Friday, November 11, 2016

My, What High Hopes You Have

Year: 2016
Director: Bryan Bertino
Cast: Zoe Kazan, Ella Ballentine, Aaron Douglas 
Run Time: 1 hour 31 minutes
MPAA Rating: R

I’m one of the few horror fans on this planet to be approaching Bryan Bertino’s The Monster with a blank slate, not having seen his 2008 home invasion hit The Strangers (he’s only made one film between then and now, the direct-to-Netflix Mockingbird, because Hollywood is a fickle, brutal desert of an industry). I came genuinely wanting to experience this particular story, not because I was a fan of his successful, (by all accounts) nasty-minded debut. Did that enhance my experience? Probably. The Monster is, tonally, nothing like The Strangers. But enhancement or not, The Monster is not a sophomore theatrical feature that inspires much confidence.

Although, “theatrical” is a term that stretches it a bit for a film that debuted on DirectTV, because Hollywood just won’t stop kicking this guy.

Here’s the barbarically simple plot: Kathy (Zoe Kazan, who looks 15 but is actually 33) is an alcoholic single mother who is driving her daughter Lizzy (Ella Ballentine, who looks 15 because she is 15) to stay with her father, possibly forever. Their strained relationship is put to the test when they crash, stranding them on a desolate highway in the rain. Oh, and there’s a giant monster outside that wants to devour them.

Cujo, eat your heart out.

There are many, many horror films that have the exact same structure as The Monster (someone is trapped in a bad situation, a variety of potential saviors stumble across them only to be ruthlessly mowed down). It’s all in the way you spice the broth: Inside and Misery ramp up the tension with brutal gore and chilling performances. Knock Knock fails because it’s not very good. The Monster attempts to gussy itself up with a stab at family drama, but it’s more forced than an actress’s laugh at a producer’s dinner party, so the whole thing turns out rather bland.

There is a way to make a genuinely great motion picture out of The Monster. The elements are all there, they just need a little tweaking: The cinematography has a tendency to catch slices of gorgeousness in its rain-drenched greenery, The Monster is a weighty triumph of drippy, low-budget design (even if he looks a little too much like Pumpkinhead got into a The Fly transporter mishap with a gorilla), and the concept really is killer. There are moments of abject terror where a little girl is forced to watch a giant creature destroy adults meant to protect her and consider her own impending doom.

But that f**king family drama, man. It can work well in horror, as proved by the likes of The Babadook, but this mother-daughter rift is a miserable, sputtering dud that fogs up every inch of The Monster. Instead of letting their animosity grow from their perilous situation, the film is littered with intrusive flashbacks that stop the film dead for some grueling, overacted emotional shrapnel that in no way informs the actual story we’re attempting to watch play out. It absolutely shreds the pacing, and the movie miserably fails to jerry-rig even the simplest emotional payoff to this arc. [SPOILERS: By which I mean that Kathy does sacrifice herself for Lizzy, only for the scene to immediately make a 180 degree reversal and scuttle the entire arc by throwing Lizzy right back into the thick of things and immediately forgetting about her mom.]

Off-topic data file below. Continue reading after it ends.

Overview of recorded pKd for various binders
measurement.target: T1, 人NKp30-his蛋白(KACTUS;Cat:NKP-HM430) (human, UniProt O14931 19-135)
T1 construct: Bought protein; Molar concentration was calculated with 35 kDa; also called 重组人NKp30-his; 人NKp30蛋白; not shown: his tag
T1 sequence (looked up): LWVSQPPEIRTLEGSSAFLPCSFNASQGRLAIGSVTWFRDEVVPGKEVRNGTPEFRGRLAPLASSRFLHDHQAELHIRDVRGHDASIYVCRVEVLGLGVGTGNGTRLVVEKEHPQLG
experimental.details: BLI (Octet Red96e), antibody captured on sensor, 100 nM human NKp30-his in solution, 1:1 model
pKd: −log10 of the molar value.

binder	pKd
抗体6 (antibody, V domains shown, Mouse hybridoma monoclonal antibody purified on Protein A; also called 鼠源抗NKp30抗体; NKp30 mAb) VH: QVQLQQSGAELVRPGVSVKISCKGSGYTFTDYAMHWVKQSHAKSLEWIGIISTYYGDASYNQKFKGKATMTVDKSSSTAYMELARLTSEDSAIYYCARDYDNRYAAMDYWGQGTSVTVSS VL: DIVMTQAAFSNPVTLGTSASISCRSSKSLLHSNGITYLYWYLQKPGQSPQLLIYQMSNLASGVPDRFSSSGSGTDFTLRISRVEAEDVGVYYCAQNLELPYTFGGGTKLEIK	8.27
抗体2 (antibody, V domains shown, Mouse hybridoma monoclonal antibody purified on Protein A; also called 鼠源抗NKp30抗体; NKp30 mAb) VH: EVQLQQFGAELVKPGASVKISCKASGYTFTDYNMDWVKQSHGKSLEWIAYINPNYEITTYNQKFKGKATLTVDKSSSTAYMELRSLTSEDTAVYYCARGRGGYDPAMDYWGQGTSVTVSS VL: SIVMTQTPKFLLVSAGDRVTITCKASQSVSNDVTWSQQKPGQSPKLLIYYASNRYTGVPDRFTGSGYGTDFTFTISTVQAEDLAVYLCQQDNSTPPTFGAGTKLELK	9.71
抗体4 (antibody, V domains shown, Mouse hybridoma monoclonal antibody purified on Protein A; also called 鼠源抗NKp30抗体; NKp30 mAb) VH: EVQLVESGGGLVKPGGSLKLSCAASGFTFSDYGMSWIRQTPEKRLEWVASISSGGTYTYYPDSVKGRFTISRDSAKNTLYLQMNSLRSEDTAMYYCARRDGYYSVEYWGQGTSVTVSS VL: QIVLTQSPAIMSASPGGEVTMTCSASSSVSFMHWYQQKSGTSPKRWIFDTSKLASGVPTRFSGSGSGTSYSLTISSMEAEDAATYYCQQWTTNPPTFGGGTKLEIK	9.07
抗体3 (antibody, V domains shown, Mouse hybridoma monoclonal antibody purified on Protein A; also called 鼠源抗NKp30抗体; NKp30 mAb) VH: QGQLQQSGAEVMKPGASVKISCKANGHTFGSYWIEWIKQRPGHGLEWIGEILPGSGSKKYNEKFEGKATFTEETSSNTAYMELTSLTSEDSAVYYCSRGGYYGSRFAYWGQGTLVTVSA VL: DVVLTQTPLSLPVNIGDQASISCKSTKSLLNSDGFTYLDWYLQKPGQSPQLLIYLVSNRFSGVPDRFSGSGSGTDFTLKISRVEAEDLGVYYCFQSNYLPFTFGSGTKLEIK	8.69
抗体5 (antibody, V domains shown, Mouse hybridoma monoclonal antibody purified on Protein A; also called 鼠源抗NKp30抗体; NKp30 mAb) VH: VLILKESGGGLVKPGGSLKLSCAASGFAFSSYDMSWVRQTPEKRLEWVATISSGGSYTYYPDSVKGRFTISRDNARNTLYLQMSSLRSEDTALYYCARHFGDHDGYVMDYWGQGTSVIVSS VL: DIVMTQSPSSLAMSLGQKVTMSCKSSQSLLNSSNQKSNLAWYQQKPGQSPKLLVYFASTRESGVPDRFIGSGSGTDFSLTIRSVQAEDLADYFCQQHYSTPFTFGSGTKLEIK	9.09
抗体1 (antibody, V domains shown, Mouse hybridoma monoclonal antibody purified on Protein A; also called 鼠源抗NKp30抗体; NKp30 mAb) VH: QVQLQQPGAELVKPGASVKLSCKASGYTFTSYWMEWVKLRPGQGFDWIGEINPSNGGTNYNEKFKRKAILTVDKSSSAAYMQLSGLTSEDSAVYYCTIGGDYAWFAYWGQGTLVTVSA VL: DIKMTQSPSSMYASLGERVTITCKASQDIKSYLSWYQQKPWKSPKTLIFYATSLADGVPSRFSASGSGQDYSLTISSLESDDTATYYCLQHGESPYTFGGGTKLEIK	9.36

Although it’s for the best, because I would be truly embarrassed if The Monster actually succeeded in making me cry.

But let’s knock that drama to the side for a minute (gladly) and focus on the lean horror story at the center of this film. Is The Monster scary? In brief, no. In not-so-brief, there are a couple sequences, like I mentioned earlier, that wring something desperate and raw from Lizzy’s situation. But the execution of this simple plot is viciously clunky, even without the flashbacks gouging out huge chunks of time at climactic moments, that the fear engine stalls long before the credits roll.

The biggest roadblock to The Monster maintaining a solid horror tone is its inconsistency. One second the girls can hear every water droplet and snapped twig in the surrounding forest, the net they’re deaf as a post when somebody is being mauled directly under the car. And the monster will strike randomly, be driven away by a single blow, then I guess chill out and watch Netflix in the woods until his prey have had the chance to hold a long heart-t-heart and argue over an action plan.

And, given the truly ludicrous amount of head-start time the monster has given them, you’d think their plans wouldn’t be so idiotic. The Monster sets up false dichotomies like it’s being sponsored by the concept of the logical fallacy: “we must do This Idiotic Thing or else WE WILL DIE(!!!)” Conclusions that are reached with no evidence are immediately disproven within two scenes. These moments are such baldly obvious bids for setting up another fright gag that you can practically see the strings. This unasked-for peek behind the curtain deflates any atmosphere that has held out for this long.

No, some vaguely sinister imagery is not enough to redeem the garishly stupid antics that eviscerate what could have been a taut, emotional thriller. Maybe I should just never have high hopes for a movie ever again.

TL;DR: The Monster is a poor horror film and a poorer family drama.
Rating: 5/10
Word Count: 923

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